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Way Downstream … (March 21-27, 2019)

New effort to protect Chincoteague ponies

      Those wild ponies roaming Assateague Island have been around since the 17th century after surviving a shipwreck, as the story goes. They’ve withstood wars, hurricanes, drunk drivers and tourists trying to feed them potato chips.

      But four centuries after their arrival, the Chincoteague ponies may be falling victim to another scourge: climate change.

     A deadly fungus linked to the warming climate led to the deaths of seven ponies last year. The mysterious infection, referred to as swamp cancer, enters the ponies’ bodies through cuts and scrapes or, perhaps, bites from the barrier island’s voracious mosquitoes.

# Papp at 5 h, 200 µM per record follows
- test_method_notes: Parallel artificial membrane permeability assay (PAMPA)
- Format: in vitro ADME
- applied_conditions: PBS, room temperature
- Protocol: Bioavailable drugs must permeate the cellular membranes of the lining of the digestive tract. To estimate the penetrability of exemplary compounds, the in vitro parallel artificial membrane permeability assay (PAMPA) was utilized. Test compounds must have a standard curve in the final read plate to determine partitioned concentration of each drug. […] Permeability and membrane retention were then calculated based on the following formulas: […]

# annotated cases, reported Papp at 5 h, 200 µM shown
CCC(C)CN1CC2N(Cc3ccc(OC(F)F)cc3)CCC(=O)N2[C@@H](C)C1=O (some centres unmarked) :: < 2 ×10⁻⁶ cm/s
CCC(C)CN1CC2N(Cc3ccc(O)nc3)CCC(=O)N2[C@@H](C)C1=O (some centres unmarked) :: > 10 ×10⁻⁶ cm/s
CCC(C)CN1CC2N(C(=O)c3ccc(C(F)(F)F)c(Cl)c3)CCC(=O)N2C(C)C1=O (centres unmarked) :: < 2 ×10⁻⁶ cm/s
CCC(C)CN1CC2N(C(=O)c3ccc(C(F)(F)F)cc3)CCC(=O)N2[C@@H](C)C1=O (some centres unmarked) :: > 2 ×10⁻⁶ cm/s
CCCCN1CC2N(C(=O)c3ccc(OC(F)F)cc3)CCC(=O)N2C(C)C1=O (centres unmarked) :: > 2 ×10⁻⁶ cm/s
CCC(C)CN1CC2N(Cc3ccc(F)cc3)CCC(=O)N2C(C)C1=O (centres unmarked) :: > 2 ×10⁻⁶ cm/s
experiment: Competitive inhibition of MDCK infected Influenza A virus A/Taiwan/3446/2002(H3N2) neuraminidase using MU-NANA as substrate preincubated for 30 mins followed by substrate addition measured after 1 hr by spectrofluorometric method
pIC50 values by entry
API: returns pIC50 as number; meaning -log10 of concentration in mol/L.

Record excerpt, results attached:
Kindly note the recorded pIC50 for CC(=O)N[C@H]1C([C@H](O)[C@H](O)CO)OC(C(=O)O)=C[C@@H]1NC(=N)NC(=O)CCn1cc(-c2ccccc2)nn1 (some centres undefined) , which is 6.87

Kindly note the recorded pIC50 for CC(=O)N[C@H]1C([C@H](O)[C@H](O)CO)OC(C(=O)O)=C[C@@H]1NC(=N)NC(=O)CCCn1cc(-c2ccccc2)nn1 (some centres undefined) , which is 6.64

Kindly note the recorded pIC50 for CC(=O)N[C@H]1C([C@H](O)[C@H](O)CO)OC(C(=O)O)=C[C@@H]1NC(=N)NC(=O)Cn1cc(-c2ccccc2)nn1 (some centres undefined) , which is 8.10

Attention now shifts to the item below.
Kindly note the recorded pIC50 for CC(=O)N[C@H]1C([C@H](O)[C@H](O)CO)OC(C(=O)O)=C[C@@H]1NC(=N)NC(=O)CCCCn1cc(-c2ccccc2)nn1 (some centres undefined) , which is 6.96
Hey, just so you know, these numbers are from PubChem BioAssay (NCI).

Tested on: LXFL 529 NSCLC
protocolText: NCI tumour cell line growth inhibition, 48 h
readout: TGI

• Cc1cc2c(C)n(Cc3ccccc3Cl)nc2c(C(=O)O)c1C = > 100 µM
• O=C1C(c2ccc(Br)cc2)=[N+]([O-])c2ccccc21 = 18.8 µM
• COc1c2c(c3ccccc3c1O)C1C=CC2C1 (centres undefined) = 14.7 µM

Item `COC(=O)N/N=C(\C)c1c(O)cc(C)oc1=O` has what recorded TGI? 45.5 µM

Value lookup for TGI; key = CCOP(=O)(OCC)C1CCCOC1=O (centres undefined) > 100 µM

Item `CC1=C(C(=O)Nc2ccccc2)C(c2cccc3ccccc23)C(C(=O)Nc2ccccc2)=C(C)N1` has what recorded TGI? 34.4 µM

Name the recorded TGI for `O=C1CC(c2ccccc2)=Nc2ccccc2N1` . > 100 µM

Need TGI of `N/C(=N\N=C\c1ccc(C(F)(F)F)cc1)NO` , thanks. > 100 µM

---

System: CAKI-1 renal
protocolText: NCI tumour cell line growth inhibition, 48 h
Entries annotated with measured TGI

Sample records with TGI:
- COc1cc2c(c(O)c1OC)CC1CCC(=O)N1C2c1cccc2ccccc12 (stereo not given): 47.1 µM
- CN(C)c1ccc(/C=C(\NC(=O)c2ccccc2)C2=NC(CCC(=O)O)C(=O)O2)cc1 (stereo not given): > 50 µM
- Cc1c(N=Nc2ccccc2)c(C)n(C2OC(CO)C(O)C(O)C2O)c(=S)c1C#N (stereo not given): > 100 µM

This week, the Chincoteague Volunteer Fire Department, which manages the 150-strong herd, announced that remaining ponies will be vaccinated in April during the annual spring roundup in hopes of stemming the epidemic.

     The fungus has been reported in horses and dogs in tropical regions. But not until the summer of 2016 was an infection diagnosed in a Chincoteague pony, a mare who recovered.

     Up to now, treatment of the inflicted ponies involved expensive immunotherapy, removal of lesions and much care. Now there’s hope that a newly designed vaccine will preserve Chincoteague’s most famous citizens.

      “Just know that the process will be started and we are being proactive on this fungus,” the firefighters’ Facebook message read.